Luckily, river levels fell quickly, people got home the next day and Sheffield got on with life again. The defences had done their job and had rapidly funneled the water away from areas of high population.
The EA’s policy has made logical sense for many years, but it has been a series of knee jerk investment decisions on where the floods last happened, to just build higher hard defences to get it away from urban areas. This is true of Sheffield, but also Rotherham and Doncaster through which the Don continues on its journey downstream.
After Doncaster, the Don is in open, flat, marshy countryside. The water table is high at the best of times and the consequence of all this water being pushed rapidly downstream is the inevitable inundation of Stainforth and Fishlake and all of the farms and rural businesses along its route.
Image courtesy of Doncaster Free Press Farm outbuildings submerged at Fishlake
The EA is doing its best working with stretched funding to protect the most people. That is what it’s told to do. Until, of course, a flood happens during a general election campaign.
We are seeing again further knee jerk reactions to support the often neglected rural land owners, tenants and villagers: making statements to declare this a “national emergency”, when it always has been based on wider climate change and that this could happen anywhere in the UK at any time.
Throwing figures of £5bn plus around that aren’t specifically costed, nor on defined projects to help all communities rural and urban. Not recognising that past piecemeal decisions have led us to this situation, when simpler, cheaper more natural flood management measures could have taken place upstream.
We now have the unedifying spectacle of hand wringing today for the plight of homeowners and businesses in affected areas (that just so happen to be marginal or battleground seats).
But the election circus will move on in a few days. They will leave communities to months of misery drying out their properties. They will leave farmers who are counting the cost of soil, livestock and infrastructure damage, without the ability for many claims against insurance on their land. They will leave rural businesses facing weeks of closure, damaged cash flow and spiraling insurance costs.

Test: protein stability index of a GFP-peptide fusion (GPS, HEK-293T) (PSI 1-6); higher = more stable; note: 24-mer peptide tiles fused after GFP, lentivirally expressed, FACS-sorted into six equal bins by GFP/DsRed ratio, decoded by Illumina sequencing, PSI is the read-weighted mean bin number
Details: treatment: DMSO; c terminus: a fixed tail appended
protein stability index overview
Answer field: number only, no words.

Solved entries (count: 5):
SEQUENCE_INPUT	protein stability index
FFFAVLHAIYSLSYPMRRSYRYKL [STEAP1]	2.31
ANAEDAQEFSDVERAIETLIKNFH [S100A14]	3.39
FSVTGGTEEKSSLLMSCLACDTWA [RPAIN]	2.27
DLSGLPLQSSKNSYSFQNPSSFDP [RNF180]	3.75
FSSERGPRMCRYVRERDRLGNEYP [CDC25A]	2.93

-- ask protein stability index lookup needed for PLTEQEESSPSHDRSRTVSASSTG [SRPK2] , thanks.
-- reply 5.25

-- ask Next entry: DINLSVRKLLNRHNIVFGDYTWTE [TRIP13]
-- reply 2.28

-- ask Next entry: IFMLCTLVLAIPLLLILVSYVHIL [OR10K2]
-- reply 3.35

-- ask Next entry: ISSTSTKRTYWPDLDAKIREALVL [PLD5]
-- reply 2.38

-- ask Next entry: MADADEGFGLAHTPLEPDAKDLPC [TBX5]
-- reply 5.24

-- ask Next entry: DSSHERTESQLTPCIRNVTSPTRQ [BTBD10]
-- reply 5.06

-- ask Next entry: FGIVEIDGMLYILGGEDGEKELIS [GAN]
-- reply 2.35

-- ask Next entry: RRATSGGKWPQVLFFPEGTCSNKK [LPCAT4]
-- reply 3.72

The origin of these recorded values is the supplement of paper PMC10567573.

These are the victims of a flood management policy that has swung with the wind, not viewed rivers as a catchment but rather a series of fragmented projects funded by different parties in different local authorities.
Moving into an area with a potential flood risk means that homebuyers and business owners must be more forensic about how it could affect their investment.
As part of the due diligence searches, conveyancers must be able to trust that the data and supporting guidance provides the clearest possible picture of future flooding. This must be based on a close examination of the past extents and best available flood risk models, accounting for climate change allowances and how this could impact on communities.
At Future Climate Info, we build all of this into our residential environmental reports and our commercial environmental reports so you don’t need to get a separate flood report. Not only that, but where a flood risk is identified, you and your client can then access our specialist flood risk services to more forensically identify if the risk could affect your client in years to come.
For more information, contact us on 01732 755180 or email us at firstname.lastname@example.org